Pocket is one of the first apps I download with every new smartphone I get. What started as a browser add-on and then transitioned to a platform named Pocket on its own, helped me filter the quality content of articles without other hyperlinks, advertisements, bright colors and big headlines. It gave freedom to the users who wanted to read with their minds, not with their eyes. So naturally, it was a big surprise for me to learn from Mozilla today that the company will acquire Pocket.
Pocket is a platform that lets you store articles and other content for reading it later. It works as an add-on for browsers, on which you click if you don’t have time to read the article or it’s too flashy and then it’s stored with just the right amount of needed content.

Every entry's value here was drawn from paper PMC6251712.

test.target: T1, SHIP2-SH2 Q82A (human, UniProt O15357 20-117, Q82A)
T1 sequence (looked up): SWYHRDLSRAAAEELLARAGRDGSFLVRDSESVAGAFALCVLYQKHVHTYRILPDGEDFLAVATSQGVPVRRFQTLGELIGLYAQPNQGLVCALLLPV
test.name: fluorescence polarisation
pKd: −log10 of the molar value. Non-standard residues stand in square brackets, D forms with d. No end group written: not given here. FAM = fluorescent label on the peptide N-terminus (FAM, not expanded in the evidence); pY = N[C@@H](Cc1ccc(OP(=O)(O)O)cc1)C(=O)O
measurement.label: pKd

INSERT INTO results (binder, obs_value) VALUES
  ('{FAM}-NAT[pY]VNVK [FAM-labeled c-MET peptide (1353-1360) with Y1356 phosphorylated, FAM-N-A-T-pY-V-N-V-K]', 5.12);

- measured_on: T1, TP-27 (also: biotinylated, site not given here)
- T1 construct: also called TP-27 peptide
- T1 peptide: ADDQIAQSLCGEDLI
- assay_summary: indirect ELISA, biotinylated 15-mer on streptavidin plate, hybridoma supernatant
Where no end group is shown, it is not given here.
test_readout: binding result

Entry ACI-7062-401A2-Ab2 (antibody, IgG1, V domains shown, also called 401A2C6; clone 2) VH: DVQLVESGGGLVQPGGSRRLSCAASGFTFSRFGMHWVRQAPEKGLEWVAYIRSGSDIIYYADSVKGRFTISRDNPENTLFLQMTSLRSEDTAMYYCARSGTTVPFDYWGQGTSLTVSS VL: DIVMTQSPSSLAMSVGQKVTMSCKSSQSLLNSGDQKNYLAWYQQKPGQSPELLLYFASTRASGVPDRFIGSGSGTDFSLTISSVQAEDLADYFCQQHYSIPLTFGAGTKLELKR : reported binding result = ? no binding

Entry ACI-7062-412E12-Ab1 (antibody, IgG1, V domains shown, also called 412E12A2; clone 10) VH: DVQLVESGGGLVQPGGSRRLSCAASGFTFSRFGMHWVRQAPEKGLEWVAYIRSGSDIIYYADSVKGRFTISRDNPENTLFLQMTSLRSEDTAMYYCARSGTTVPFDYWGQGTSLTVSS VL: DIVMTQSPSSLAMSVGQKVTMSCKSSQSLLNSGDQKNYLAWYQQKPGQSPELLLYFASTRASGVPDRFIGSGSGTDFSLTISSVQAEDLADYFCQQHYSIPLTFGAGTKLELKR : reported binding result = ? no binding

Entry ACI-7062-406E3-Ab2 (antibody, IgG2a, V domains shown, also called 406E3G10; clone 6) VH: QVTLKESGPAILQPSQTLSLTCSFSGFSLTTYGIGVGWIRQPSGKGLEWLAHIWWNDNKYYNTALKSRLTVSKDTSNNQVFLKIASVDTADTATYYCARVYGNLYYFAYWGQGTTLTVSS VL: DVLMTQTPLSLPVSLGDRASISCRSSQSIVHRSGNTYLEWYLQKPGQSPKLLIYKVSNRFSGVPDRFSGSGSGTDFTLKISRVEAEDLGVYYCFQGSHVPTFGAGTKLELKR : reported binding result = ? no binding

Today Mozilla and Pocket announced that they are joining forces and the latter will become part of the Mozilla portfolio. The acquisition will not change anything at Pocket, both companies promised in a press release.
Mozilla tries to distinguish itself from other businesses with being “the non-profit champions of the Internet.” It owns the Firefox browser and the Thunderbird email client. Working with Pocket could give an opportunity for Mozilla to develop a lite version of its mobile browser, much like what Opera did with the Opera Max app.